Lee) wrote:

    > At a moderate pace on flat ground on a bike with fenders and rack with a side bag, it was telling
    > me that I was going over 30mph and over 50km/h.

    Sell it to Fabrizio!

    It's the only performance increase he's likely to see this year. . . being as all the truely elite
    roadies are training already and he's still, to be polite, "otherwise occupied".
    --
    zk
     
  6. "Timothy J. Lee" wrote:
    >
    > What could be the problem with an Avocet 35 cyclocomputer whose clock is slow (about 1/2 speed)?
    > The result is that speeds and distances are much greater than actual (about twice). The battery is
    > only a few months old; this is the first time that I have seen this problem, despite using up
    > batteries before. Resetting and recalibrating does not seem to have any effect.

    Is the clock function itself slow? How's the stopwatch function?

    Seems to me that if the clock unit on the chip(s) is off, those functions would be the first to
    show it. Distance should be just a count of wheel revolutions, and shouldn't be affected by any
    timing function.

    If it were giving half the correct distance, I'd suspect the magnetic ring was out of kilter,
    reaching the pickup for only half the revolution. Sounds like that's not the case.

    Avocet does have a phone number for service. I'd try visiting their site and seeking help there.
    They were very cooperative when my unit acted up. They fixed it for free, despite it being years and
    years old.

    --
    Frank Krygowski [email protected]
     
  7. In article <[email protected]>, Ray Heindl <[email protected]> wrote:
    >I can't imagine why would a clock problem would affect distance readings

    Since it works by sensing the number of revolutions per second, if its definition of what a second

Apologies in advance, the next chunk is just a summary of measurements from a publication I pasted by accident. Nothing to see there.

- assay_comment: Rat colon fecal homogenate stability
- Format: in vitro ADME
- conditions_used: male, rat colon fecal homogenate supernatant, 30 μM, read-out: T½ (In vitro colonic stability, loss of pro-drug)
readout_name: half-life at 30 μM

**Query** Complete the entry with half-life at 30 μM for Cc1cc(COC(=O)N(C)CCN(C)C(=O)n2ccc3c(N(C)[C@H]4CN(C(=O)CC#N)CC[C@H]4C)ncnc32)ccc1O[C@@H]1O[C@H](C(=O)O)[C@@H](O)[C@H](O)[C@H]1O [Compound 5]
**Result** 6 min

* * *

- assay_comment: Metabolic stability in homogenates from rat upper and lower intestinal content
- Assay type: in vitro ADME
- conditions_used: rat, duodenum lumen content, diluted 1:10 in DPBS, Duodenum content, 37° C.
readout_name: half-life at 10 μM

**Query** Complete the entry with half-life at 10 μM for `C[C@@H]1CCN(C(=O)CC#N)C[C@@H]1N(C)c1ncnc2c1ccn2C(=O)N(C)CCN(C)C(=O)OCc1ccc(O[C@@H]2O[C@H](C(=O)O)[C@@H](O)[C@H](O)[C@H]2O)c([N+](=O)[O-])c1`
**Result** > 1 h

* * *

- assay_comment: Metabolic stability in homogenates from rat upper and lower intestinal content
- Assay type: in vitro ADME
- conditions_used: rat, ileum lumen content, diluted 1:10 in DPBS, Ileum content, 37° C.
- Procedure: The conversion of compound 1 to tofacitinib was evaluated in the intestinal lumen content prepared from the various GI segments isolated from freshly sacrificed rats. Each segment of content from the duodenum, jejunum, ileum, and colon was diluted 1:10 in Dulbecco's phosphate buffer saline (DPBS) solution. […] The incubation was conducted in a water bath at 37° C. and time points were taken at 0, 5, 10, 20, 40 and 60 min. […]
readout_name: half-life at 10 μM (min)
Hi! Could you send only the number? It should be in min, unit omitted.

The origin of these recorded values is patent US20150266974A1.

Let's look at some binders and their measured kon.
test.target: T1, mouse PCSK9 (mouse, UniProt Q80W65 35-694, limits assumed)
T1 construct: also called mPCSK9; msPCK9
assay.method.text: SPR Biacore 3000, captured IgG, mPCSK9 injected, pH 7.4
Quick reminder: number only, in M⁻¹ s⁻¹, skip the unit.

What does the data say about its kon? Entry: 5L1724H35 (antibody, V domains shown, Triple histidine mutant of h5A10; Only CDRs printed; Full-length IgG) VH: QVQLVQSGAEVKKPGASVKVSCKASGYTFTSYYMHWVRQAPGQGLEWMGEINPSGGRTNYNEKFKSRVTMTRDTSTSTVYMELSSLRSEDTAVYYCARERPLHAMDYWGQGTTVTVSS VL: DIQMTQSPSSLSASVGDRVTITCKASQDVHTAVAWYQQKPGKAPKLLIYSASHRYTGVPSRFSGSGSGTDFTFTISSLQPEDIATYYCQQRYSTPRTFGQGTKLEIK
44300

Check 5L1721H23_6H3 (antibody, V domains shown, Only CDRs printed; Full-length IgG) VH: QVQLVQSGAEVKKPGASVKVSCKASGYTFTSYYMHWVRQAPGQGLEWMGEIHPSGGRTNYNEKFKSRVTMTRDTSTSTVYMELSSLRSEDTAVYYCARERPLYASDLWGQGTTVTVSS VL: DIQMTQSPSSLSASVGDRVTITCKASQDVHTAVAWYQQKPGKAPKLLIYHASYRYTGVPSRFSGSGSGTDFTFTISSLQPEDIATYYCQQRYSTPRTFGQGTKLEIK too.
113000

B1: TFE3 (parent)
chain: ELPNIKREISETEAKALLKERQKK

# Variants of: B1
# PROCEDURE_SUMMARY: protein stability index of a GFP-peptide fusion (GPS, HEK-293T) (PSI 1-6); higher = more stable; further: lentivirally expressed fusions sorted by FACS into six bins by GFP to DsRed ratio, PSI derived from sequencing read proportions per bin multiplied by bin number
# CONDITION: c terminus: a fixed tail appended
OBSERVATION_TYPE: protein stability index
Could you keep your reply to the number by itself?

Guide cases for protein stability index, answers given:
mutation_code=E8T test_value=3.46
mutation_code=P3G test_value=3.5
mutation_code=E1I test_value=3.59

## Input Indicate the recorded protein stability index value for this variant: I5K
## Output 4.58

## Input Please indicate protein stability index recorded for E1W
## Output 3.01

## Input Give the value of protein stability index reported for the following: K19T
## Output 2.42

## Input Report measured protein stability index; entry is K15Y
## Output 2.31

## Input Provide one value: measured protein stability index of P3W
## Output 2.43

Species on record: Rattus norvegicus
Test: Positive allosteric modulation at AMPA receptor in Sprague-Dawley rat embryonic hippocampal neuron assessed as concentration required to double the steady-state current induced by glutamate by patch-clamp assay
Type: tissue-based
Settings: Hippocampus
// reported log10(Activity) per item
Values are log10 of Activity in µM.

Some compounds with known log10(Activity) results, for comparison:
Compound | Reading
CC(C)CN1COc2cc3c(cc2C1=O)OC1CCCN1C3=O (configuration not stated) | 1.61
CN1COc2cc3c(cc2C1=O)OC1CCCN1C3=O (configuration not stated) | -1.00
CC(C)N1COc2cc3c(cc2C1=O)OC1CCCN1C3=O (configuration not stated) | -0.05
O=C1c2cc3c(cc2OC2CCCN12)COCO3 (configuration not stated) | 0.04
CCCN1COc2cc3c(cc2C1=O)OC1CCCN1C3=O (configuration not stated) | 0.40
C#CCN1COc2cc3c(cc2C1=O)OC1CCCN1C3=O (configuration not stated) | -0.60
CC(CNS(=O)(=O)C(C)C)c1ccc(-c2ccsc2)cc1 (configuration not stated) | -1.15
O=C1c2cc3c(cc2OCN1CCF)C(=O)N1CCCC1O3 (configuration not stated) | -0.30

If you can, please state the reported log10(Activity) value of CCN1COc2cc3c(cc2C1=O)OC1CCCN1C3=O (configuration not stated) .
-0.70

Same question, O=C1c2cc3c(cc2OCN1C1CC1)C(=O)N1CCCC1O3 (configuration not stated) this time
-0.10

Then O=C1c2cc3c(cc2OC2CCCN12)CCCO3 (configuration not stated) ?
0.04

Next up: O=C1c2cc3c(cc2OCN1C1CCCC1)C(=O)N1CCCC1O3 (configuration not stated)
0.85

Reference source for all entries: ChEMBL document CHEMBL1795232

is happens to be incorrect, the speed and distance will be incorrect in proportion to the
    incorrectness of what it believes a second to be.

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    Timothy J. Lee Unsolicited bulk or commercial email is not welcome. No warranty of any kind is
    provided with this message.
     
  8. Dave Lehnen

    Dave Lehnen Guest

    Timothy J. Lee wrote:

    >In article <[email protected]>, Ray Heindl <[email protected]> wrote:
    >
    >
    >>I can't imagine why would a clock problem would affect distance readings
    >>
    >>
    >
    >Since it works by sensing the number of revolutions per second, if its definition of what a second
    >is happens to be incorrect, the speed and distance will be incorrect in proportion to the
    >incorrectness of what it believes a second to be.
    >
    >
    >
    No, Ray is right. A bad clock would affect speed, but not distance, which is based only on the
    nember of wheel revolutions and the wheel size. A bad clock would make the time-of-day and ride time
    readouts wrong, as well as speed. One thing that would make both the distance and speed too high is
    double-triggering the reed switch or sensor, possibly from incorrect magnet orientation. I don't
    know if the Avocet 35 is one of the computers that can have this problem; I know the Sigmas can. Or
    its little micro-brain may just be fried.

    Dave Lehnen